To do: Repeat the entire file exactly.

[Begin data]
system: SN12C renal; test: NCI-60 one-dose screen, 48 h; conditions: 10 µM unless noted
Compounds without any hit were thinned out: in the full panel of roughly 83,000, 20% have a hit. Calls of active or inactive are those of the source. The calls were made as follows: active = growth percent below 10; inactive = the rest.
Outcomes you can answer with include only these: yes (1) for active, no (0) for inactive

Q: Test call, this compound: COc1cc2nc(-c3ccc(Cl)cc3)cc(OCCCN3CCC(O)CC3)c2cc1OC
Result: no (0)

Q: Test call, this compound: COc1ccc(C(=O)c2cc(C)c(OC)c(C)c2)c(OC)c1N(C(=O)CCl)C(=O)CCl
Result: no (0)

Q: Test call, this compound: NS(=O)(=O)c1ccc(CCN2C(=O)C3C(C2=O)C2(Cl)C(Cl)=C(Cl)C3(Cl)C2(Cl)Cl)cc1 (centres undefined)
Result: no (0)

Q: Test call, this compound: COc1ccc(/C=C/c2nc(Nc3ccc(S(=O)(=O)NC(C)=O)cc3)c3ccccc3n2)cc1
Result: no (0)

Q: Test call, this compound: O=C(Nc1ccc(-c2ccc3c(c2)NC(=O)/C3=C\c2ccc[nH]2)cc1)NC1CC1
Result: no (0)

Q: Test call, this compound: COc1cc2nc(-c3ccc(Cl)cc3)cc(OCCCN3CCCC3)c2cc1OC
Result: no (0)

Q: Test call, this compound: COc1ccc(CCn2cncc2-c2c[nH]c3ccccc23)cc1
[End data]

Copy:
system: SN12C renal; test: NCI-60 one-dose screen, 48 h; conditions: 10 µM unless noted
Compounds without any hit were thinned out: in the full panel of roughly 83,000, 20% have a hit. Calls of active or inactive are those of the source. The calls were made as follows: active = growth percent below 10; inactive = the rest.
Outcomes you can answer with include only these: yes (1) for active, no (0) for inactive

Q: Test call, this compound: COc1cc2nc(-c3ccc(Cl)cc3)cc(OCCCN3CCC(O)CC3)c2cc1OC
Result: no (0)

Q: Test call, this compound: COc1ccc(C(=O)c2cc(C)c(OC)c(C)c2)c(OC)c1N(C(=O)CCl)C(=O)CCl
Result: no (0)

Q: Test call, this compound: NS(=O)(=O)c1ccc(CCN2C(=O)C3C(C2=O)C2(Cl)C(Cl)=C(Cl)C3(Cl)C2(Cl)Cl)cc1 (centres undefined)
Result: no (0)

Q: Test call, this compound: COc1ccc(/C=C/c2nc(Nc3ccc(S(=O)(=O)NC(C)=O)cc3)c3ccccc3n2)cc1
Result: no (0)

Q: Test call, this compound: O=C(Nc1ccc(-c2ccc3c(c2)NC(=O)/C3=C\c2ccc[nH]2)cc1)NC1CC1
Result: no (0)

Q: Test call, this compound: COc1cc2nc(-c3ccc(Cl)cc3)cc(OCCCN3CCCC3)c2cc1OC
Result: no (0)

Q: Test call, this compound: COc1ccc(CCn2cncc2-c2c[nH]c3ccccc23)cc1